Cross-platform testing: Emulators and simulators can mimic a wide range of devices. This makes them a good choice for use across different mobile app teams.
Faster development cycle: Since you don't have to worry about the hassle of using a physical device, you can speed up application development. With an emulator or simulator, testing on the virtual device can just be a click away.
Similarities Between Emulators and Simulators
Seeing as they solve similar issues, it's obvious that emulators and simulators share some similarities:
Emulators and simulators both have predefined parameters and variables that a developer would need in an actual device. This makes it easy to quickly test software in a preconfigured environment.
They help in saving costs, both in terms of not actually purchasing the multiple devices to test with and not having to deal with upgrades and maintenance. The manufacturers of these virtual devices handle upgrades and maintenance. All they need is for users to download and install a later version of the devices.
Both can run various versions of an application. Hence, configuring and choosing which platform or device to test on is usually as simple as a click of a button.
Differences Between Emulators and Simulators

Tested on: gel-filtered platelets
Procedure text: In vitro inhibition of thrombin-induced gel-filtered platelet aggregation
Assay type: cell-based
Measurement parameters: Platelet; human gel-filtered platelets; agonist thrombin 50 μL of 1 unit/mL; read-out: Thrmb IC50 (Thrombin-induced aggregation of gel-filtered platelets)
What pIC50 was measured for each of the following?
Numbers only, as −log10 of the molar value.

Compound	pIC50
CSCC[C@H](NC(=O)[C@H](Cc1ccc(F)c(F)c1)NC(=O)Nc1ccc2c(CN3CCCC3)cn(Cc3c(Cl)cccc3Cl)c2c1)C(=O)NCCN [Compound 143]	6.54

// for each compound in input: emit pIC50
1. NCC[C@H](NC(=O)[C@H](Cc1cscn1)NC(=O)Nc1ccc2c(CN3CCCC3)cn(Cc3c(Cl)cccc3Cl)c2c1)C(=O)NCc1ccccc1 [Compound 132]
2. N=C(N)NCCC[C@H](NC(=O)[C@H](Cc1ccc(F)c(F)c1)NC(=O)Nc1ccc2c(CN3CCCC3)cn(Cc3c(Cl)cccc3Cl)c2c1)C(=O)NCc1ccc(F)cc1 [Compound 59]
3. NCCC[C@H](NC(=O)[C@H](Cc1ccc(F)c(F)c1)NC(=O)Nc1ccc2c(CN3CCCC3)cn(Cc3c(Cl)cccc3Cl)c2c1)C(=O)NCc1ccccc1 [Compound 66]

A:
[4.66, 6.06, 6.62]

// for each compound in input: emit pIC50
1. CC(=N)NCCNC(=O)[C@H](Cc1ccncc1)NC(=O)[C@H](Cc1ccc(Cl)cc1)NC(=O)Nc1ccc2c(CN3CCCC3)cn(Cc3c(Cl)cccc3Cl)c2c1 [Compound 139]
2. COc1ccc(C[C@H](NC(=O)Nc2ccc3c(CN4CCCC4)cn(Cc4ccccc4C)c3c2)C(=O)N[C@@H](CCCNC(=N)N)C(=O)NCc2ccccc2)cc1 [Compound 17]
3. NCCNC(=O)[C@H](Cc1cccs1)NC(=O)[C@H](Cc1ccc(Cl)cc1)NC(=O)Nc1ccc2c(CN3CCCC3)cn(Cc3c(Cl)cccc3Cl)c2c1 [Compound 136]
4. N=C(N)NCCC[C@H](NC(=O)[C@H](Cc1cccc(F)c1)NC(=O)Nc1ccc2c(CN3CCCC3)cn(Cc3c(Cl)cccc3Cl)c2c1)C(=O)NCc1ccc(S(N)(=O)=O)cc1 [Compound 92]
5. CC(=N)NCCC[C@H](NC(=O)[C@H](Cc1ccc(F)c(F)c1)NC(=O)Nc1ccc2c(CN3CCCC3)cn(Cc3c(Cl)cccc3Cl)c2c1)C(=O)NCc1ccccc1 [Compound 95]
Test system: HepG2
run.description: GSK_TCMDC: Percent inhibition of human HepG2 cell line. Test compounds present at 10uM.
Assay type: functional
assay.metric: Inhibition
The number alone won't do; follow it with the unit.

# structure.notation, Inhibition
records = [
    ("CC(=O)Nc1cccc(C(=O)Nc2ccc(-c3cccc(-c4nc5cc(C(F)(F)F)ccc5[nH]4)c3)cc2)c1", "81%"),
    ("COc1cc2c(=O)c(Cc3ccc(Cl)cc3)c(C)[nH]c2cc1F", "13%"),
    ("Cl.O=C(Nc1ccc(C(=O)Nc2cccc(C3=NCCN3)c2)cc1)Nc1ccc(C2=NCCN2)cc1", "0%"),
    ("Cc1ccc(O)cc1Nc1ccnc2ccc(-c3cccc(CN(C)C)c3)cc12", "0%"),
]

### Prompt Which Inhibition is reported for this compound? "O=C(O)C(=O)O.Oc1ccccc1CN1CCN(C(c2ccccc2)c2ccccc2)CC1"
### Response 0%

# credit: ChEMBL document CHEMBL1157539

Choosing whether to use an emulator or simulator depends a lot on knowing how they differ from each other for a particular task. The main difference between the two is their level of abstraction. Emulators are a lot closer to the real device, while simulators abstract out the hardware and focus solely on the software aspects.
Also, emulators are more suitable for the overall debugging of the application than simulators. As you might guess, this is because they're logically closer to the actual physical device. Simulators also tend to be faster than emulators since they focus only on the software mimicking the physical device.
When to Use Emulators
When then do we use an emulator? You would generally use an emulator when you need to test a lot of how your application interacts with the device's hardware, operating system, software, or a combination of them.
One great example of a use case for emulators is if you have to test application performance under certain parameters, like a device CPU threshold or patches to an operating system on the device, and how your application responds to these.